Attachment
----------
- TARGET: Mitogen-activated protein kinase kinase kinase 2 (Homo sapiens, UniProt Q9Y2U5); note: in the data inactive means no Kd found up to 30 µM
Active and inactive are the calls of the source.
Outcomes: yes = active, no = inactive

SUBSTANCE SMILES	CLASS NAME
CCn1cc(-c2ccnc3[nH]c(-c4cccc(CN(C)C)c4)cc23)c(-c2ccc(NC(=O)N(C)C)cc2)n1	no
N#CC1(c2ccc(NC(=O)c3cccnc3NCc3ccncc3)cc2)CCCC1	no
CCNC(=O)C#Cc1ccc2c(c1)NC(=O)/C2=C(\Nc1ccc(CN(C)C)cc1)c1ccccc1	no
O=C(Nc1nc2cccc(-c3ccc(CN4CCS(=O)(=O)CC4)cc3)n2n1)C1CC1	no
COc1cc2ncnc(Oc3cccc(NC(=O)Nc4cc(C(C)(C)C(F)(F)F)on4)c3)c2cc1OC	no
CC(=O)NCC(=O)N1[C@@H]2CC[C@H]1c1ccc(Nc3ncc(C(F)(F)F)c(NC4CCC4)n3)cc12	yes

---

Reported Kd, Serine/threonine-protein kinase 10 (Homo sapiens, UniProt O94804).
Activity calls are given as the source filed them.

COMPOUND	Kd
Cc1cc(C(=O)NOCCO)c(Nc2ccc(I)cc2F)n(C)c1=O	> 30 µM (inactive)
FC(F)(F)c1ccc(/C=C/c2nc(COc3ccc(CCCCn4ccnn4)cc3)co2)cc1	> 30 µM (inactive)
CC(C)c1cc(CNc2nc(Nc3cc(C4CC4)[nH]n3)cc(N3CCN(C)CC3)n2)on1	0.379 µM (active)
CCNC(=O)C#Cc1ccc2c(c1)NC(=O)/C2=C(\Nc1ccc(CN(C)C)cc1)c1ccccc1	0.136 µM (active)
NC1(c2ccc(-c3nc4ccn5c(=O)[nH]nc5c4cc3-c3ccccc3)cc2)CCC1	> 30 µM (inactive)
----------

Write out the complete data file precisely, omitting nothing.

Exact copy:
- TARGET: Mitogen-activated protein kinase kinase kinase 2 (Homo sapiens, UniProt Q9Y2U5); note: in the data inactive means no Kd found up to 30 µM
Active and inactive are the calls of the source.
Outcomes: yes = active, no = inactive

SUBSTANCE SMILES	CLASS NAME
CCn1cc(-c2ccnc3[nH]c(-c4cccc(CN(C)C)c4)cc23)c(-c2ccc(NC(=O)N(C)C)cc2)n1	no
N#CC1(c2ccc(NC(=O)c3cccnc3NCc3ccncc3)cc2)CCCC1	no
CCNC(=O)C#Cc1ccc2c(c1)NC(=O)/C2=C(\Nc1ccc(CN(C)C)cc1)c1ccccc1	no
O=C(Nc1nc2cccc(-c3ccc(CN4CCS(=O)(=O)CC4)cc3)n2n1)C1CC1	no
COc1cc2ncnc(Oc3cccc(NC(=O)Nc4cc(C(C)(C)C(F)(F)F)on4)c3)c2cc1OC	no
CC(=O)NCC(=O)N1[C@@H]2CC[C@H]1c1ccc(Nc3ncc(C(F)(F)F)c(NC4CCC4)n3)cc12	yes

---

Reported Kd, Serine/threonine-protein kinase 10 (Homo sapiens, UniProt O94804).
Activity calls are given as the source filed them.

COMPOUND	Kd
Cc1cc(C(=O)NOCCO)c(Nc2ccc(I)cc2F)n(C)c1=O	> 30 µM (inactive)
FC(F)(F)c1ccc(/C=C/c2nc(COc3ccc(CCCCn4ccnn4)cc3)co2)cc1	> 30 µM (inactive)
CC(C)c1cc(CNc2nc(Nc3cc(C4CC4)[nH]n3)cc(N3CCN(C)CC3)n2)on1	0.379 µM (active)
CCNC(=O)C#Cc1ccc2c(c1)NC(=O)/C2=C(\Nc1ccc(CN(C)C)cc1)c1ccccc1	0.136 µM (active)
NC1(c2ccc(-c3nc4ccn5c(=O)[nH]nc5c4cc3-c3ccccc3)cc2)CCC1	> 30 µM (inactive)